Let Us Pursue Unity

We live in a divided world. Some days it feels impossible to find common ground. A quick scroll through Facebook or Twitter reveals a handful of topics on which Christians bitterly disagree. Conversations about politics quickly descend into malicious and vilifying words. Judgmental arguments about topics such as government policies, healthcare, and matters of social justice abound. Our commitment to our own views can create unnecessary divides and shut out those who disagree with our way of thinking. Even topics of theology can lead to disunity. Who do we baptize? What versions of the Bible should we use? What is the role of men and women in the church? Unified relationships–even with other believers–can feel impossible to attain. 

In the face of these challenges, Scripture unapologetically calls us to persevere towards unity in Christ. Psalm 133:1 says, “Behold, how good and pleasant it is when brothers dwell together in unity!” I like that word “behold” at the beginning of verse. It’s basically telling us to stop for a moment and look at our relationships. Psalm 133 tells us that unity is the active ingredient that makes our relationships good and pleasant. We experience unity when we center our relationships around a shared faith and mutual goal of pleasing Christ and making him known.

Psalm 133 goes further to show us that the unity we experience in our relationships is a picture of the unity we experience with God. In verse two of Psalm 133 we are given a picture of Aaron, the priest, being covered with oil. This priestly act foreshadows the atoning work of Jesus. Just as the priest would be covered in oil and go before God on behalf of the people bringing unity again between God and man, Jesus brings that for believers. He allows us to be fully accepted by and united to God.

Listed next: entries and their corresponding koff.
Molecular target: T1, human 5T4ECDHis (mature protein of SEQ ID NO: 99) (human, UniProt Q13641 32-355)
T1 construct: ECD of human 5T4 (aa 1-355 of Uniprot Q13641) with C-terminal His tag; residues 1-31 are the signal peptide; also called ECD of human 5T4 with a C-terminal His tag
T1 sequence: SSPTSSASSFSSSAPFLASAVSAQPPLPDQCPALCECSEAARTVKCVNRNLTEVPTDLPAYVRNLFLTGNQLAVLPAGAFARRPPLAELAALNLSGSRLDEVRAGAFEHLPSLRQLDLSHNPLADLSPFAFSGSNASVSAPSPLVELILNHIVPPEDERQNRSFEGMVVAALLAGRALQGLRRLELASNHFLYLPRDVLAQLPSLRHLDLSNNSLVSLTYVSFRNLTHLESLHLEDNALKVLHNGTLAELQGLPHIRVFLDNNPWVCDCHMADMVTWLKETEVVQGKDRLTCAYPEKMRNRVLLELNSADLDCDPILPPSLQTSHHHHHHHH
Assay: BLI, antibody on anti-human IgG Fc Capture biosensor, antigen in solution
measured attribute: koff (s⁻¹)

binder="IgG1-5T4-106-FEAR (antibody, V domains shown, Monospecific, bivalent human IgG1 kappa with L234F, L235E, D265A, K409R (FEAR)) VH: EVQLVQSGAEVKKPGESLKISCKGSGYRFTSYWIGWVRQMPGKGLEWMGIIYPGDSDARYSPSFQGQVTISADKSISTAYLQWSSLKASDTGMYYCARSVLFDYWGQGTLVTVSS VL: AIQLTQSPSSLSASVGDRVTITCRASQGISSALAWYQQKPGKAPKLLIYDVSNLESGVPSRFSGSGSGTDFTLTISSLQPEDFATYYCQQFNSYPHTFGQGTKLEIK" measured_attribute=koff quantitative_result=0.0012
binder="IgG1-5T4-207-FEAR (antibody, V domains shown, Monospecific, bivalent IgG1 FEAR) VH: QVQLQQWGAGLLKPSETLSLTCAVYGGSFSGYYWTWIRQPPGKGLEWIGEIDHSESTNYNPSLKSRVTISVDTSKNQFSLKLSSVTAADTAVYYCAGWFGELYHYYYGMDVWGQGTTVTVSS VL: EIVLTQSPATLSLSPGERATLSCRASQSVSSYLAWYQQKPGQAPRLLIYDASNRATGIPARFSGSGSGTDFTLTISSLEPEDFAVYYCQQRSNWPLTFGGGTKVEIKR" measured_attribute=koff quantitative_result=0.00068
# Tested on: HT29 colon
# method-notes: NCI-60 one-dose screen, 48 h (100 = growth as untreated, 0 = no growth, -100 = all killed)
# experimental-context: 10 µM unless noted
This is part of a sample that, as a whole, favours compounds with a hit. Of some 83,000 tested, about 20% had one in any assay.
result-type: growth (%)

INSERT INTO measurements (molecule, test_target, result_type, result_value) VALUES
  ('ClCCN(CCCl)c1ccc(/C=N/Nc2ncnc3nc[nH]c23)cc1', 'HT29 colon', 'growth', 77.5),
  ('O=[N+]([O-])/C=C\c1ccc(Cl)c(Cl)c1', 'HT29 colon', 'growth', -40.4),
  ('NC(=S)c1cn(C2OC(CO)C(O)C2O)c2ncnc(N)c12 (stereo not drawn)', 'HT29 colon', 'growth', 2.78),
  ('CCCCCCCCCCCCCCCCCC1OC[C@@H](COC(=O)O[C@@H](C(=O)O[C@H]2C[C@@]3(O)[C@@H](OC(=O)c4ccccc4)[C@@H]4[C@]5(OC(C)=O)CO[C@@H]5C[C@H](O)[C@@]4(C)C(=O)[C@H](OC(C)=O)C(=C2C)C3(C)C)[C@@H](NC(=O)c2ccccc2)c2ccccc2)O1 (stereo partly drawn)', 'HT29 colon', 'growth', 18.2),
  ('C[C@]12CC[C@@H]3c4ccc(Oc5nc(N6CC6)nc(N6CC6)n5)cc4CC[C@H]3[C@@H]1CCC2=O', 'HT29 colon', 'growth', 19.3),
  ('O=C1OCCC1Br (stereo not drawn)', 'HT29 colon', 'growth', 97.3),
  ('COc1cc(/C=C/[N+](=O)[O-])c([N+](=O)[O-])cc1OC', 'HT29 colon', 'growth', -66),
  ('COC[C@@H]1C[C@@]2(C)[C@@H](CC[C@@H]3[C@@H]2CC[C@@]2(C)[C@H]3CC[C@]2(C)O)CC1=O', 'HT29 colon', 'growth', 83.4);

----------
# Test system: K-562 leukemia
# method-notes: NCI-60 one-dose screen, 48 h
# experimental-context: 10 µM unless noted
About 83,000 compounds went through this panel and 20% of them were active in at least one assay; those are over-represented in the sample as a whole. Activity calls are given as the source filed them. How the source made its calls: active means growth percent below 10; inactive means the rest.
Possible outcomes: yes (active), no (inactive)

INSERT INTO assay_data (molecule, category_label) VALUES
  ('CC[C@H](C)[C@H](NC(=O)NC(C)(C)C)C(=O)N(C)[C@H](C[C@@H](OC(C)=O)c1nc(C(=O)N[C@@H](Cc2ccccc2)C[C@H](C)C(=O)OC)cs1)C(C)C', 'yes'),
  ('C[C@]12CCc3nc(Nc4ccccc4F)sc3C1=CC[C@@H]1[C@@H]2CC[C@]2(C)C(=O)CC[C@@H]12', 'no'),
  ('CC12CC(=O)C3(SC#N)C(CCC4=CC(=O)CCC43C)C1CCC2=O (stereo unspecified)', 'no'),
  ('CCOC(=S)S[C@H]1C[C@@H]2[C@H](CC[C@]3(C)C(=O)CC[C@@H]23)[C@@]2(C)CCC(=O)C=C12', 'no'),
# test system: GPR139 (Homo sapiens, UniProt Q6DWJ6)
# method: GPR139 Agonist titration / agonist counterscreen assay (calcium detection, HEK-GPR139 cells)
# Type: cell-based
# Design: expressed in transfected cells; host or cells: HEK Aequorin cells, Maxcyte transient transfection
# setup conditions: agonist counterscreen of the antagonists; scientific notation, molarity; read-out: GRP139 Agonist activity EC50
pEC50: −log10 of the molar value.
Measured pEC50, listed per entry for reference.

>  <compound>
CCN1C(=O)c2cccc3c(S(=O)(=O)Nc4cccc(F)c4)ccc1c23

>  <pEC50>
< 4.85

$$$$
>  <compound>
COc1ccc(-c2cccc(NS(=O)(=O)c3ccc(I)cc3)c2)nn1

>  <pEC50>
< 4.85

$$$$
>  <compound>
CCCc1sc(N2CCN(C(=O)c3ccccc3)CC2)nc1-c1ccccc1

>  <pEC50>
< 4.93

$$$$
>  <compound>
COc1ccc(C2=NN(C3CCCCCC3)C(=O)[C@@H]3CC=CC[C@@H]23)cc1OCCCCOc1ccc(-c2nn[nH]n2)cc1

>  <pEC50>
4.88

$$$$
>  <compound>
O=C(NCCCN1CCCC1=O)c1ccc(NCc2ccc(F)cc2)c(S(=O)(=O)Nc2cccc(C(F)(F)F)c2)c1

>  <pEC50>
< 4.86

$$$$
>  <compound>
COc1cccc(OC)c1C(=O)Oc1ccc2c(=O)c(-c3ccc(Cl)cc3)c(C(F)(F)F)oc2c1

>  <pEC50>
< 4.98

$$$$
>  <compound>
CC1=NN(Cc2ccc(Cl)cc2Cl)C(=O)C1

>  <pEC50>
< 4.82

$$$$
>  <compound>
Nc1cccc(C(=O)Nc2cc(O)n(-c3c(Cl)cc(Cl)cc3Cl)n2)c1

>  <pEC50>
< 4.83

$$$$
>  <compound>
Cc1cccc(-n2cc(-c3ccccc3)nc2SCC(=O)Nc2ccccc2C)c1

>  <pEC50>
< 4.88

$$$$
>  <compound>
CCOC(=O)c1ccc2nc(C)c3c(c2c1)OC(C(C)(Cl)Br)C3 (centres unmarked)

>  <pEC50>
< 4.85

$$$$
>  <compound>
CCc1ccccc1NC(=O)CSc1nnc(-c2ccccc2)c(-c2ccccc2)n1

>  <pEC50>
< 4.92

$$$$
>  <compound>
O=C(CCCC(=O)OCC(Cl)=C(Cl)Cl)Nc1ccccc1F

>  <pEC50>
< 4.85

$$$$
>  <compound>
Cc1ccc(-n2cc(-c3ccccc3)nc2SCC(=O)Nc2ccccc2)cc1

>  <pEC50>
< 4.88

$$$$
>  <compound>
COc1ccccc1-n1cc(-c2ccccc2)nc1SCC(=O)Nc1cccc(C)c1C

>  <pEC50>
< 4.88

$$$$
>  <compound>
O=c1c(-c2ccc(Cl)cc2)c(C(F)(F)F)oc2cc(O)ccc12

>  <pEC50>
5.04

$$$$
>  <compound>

“We experience unity when we center our relationships around a shared faith and mutual goal of pleasing Christ and making him known.”

Despite our differences, we help each other through suffering, build up each other’s faith, and work together for the glory of God and the good of his people. When we remember that the bonds of Christ are more important than our differing opinions, we create a context to work, relax, play, worship, and enjoy life in each other’s company. With Christ as our center our relationships become characterized by encouraging and fulfilling interactions. Despite our differences, we can still experience good and pleasant relationships filled with happiness, humor, and enjoyment of one another. 

Are you in unity with other believers, connected by your shared faith in Christ? Or, do you tend to cut people out of your life when you disagree? Take a look at your relationships. Are any of your relationships marked by bitterness, annoyance, or disdain? While, we may need to distance ourselves from relationships that are harmful or abusive, as far as it depends on us, we should live at peace with everyone (Romans 12:18). A mutual love for Jesus forms a foundation towards the goal of unified relationships which serve the wider community, and make Christ known to the watching world.  Where can you pursue unity in your relationships today?

This post is an excerpt taken from The Whole Life: 52 Weeks of Biblical Self Care by Eliza Huie and Esther Smith.